W.F.H. Parker was a puppeteer, magician and impresario from England.
He was the owner of a theatrical company (sometimes referred to as Mr Parker's Theatre of Mechanics), which toured internationally showing huge, life-size Automaton figures. They “worked automatically through wires, ropes, steam” or through someone inside the huge puppets.
Cape Town career as puppeteer 1837-1839, 1849-1851
In 1837 Parker arrived in Cape Town and impressed audiences with the Automaton figures, billed as the "Mechanical and Picturesque Theatre of Arts" (Bosman, 1828: p. 231). It was one of the first recorded puppet displays in Cape Town (a M. Decanis preceded Parker, showing only one Automaton figure in June 1837).
The first performance by the Automata - or as they were billed as "Mr Parker's Theatre of Mechanics" was on 5 December 1837 and consisted of Polander , The Enchanted Turk, Children in the Wood (Morton) and Joey Grimaldi's Trip to Brentford (possibly their version of the classic comedy riding act called Billy Buttons, or the Tailor's Ride to Brentford)
Another presentation by the company was The Battle of Navarino, between the British, Dutch and French fleets.
In 1838 the company took their show on the road to Stellenbosch, Worcester, Swellendam, George and Uitenhage, finally ending in Cape Town again.
In 1839 they were in Grahamstown.
In 1847 or 1848 he was back in Cape Town with the Automata, and apparently continued showing them till some time in 1851.
Cape Town career as manager 1847-1851
With his second period in Cape Town, Parker apparently also moved into more formal theatre by leasing the new Drury Lane Theatre for one season as manager, to present the semi-professional New English Theatrical Company (also referred to as Parker's Company in some sources) in a season of light dramas and operas. (There are some doubts about the exact dates. According to Groom's reminiscences in the Cape Illustrated Magazine of 1899 (cited in Bosman, 1928: p. 419), he saw Parker in 1847 and 1848, but Bosman, expresses some doubts about the 1847 date, stating that his research shows that while Parker was definitely in Cape Town in 1848 with his "Theatre of Mechanics", and at that time thus could have taken the Drury Lane Theatre. There is evidence however of a seasons in 1849, 1850 and possibly 1851. The company sometimes appeared in the Drury Lane Theatre and at others in the Hope Street Theatre (by then known as the Victoria Theatre).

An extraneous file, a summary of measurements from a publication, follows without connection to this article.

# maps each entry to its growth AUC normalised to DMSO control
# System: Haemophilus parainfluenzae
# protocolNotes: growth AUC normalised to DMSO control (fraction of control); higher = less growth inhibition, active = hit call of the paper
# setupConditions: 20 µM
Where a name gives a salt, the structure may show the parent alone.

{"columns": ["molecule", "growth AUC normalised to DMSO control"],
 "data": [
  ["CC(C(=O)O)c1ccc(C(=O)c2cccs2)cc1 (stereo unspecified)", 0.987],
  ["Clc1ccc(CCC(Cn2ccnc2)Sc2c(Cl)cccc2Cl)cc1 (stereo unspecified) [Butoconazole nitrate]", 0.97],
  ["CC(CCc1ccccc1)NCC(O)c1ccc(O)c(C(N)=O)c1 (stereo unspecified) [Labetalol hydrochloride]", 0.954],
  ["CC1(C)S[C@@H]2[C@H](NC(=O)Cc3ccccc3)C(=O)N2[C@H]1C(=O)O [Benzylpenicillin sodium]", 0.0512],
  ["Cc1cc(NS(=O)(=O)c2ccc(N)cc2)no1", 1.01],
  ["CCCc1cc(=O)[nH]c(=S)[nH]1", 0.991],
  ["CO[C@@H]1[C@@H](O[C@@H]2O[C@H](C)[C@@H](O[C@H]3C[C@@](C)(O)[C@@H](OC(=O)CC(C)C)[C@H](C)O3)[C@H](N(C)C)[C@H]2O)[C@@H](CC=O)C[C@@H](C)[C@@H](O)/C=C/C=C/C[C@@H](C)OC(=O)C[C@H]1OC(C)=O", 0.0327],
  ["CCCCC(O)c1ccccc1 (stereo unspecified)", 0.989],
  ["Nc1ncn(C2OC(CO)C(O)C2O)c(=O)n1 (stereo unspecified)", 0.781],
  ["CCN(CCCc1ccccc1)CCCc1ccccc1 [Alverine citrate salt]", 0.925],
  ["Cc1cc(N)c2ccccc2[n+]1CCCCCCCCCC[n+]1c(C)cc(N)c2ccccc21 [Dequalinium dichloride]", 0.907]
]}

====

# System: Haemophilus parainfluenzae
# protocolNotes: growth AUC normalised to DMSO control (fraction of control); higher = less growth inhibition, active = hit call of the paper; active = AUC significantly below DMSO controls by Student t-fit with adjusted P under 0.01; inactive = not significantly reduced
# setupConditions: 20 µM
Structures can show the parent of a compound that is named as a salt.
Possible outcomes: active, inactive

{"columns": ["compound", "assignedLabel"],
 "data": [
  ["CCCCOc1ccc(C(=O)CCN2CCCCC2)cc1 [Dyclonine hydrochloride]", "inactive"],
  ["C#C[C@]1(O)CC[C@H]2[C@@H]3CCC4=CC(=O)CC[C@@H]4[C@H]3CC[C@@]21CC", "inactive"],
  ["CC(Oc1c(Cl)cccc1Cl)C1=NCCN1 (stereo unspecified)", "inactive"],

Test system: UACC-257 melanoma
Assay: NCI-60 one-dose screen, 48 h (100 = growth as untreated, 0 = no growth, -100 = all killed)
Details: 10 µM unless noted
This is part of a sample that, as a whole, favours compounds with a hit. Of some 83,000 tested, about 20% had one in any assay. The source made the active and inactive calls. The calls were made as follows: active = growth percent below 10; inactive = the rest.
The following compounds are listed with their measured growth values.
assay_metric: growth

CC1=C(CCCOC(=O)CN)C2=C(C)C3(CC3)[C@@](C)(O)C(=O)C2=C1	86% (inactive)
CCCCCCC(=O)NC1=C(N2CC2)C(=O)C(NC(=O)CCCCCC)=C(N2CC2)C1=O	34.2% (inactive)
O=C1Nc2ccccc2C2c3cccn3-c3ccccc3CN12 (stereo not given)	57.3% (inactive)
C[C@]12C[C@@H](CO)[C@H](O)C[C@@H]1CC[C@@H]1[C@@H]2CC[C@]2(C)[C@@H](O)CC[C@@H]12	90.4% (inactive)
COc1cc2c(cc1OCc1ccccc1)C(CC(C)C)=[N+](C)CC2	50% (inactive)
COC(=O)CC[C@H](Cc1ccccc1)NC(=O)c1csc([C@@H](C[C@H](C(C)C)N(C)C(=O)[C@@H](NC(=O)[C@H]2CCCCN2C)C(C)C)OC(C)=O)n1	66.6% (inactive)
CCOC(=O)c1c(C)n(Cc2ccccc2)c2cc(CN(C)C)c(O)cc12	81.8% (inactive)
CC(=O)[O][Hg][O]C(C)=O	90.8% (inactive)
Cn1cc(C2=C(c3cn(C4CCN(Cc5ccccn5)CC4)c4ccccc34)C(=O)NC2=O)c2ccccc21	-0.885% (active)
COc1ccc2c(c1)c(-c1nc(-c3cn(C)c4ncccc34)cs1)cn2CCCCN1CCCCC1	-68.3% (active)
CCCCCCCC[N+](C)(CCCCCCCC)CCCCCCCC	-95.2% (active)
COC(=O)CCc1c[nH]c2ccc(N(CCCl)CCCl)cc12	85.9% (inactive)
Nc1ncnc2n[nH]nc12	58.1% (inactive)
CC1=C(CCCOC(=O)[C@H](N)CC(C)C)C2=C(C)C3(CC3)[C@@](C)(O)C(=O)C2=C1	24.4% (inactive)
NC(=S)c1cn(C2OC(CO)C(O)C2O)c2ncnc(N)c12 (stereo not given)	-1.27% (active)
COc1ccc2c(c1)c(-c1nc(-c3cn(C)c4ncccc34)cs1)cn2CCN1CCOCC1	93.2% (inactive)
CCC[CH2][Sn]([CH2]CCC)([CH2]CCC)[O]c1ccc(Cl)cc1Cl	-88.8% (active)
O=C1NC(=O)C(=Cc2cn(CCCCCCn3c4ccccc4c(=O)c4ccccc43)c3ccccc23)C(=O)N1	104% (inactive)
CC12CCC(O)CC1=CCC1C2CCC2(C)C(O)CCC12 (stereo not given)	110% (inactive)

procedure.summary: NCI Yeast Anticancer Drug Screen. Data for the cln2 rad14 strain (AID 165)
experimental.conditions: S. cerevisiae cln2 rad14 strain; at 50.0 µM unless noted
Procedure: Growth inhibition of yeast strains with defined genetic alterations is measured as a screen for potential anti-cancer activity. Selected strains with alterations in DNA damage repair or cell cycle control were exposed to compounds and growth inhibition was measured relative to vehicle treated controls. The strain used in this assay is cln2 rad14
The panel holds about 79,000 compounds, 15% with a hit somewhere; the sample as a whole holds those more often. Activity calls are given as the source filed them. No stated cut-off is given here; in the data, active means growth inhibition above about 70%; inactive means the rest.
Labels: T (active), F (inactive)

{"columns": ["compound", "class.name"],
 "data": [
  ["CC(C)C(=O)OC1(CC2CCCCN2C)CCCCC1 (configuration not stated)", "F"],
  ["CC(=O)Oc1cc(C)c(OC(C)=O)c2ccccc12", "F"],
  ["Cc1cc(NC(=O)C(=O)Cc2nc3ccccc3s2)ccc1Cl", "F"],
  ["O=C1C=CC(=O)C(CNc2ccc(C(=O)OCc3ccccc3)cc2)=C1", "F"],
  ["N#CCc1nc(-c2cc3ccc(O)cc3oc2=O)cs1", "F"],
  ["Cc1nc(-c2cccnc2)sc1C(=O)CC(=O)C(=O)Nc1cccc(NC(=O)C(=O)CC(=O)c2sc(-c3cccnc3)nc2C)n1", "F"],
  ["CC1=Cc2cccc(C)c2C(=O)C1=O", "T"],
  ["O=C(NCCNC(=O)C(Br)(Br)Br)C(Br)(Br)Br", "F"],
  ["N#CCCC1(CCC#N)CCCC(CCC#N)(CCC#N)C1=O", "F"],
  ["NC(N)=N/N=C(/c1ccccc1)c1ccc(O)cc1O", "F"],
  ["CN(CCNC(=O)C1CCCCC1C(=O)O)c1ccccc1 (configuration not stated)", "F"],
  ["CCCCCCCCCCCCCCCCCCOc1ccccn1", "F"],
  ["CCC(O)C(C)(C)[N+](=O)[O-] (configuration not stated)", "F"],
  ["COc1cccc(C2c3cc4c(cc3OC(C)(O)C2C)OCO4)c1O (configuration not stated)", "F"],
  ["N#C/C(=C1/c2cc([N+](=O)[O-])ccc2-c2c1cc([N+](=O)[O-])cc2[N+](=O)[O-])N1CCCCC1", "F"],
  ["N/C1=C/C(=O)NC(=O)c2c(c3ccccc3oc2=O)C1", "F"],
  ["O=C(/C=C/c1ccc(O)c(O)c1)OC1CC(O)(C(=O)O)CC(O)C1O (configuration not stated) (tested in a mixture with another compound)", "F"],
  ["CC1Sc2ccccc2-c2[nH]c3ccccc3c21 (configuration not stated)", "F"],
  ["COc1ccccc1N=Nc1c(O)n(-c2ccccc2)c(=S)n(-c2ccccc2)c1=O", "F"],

After that he seemed to have disappeared from the scene, though a company called the English Amateur Company now appeared to perform in the Garrison Theatre, till some time in 1853. Whether Parker was still part of the company is uncertain. Given his proclivity to advertise himself, it seems unlikely.
As manager Parker seems to have had some problems with the Drury Lane Theatre in his first season there, as may be seen from Sam Sly's harsh critique of the theatre and the company in his review of their production of Luke the Labourer (Buckstone) in January 1849. besides the acting, Sly found found the space noisy and that the ventilation abominable (cited in Bosman, 1928: p. 419). Apparently this even caused the company to close down temporarily.
Listed among the company members (which included officers from the Garrison Players and other amateur actors from local groups), by were H. Hughes (who was both actor and stage manager), Mr Miller, Mr Etton, Mr Rogers, Mr Herbert, Mr Tilbury, Mrs Parker, Mrs Hughes and master C. Hill.
The company's repertoire under Parker's management included inter alia the above mentioned Luke the Labourer (Buckstone), as well as Victorine (Buckstone) , The King's Command (Thompson) and Damp Beds (Parry), Woman's the Devil, Matteo Falcone (Merimée, tr. Wilson), The King's Command (Thompson), The Midday Ashore (Bernard).
P.J. du Toit. 1988. Amateurtoneel in Suid-Afrika. Pretoria: Academica.
Jill Fletcher. 1994. The Story of Theatre in South Africa: A Guide to its History from 1780-1930. Cape Town: Vlaeberg.
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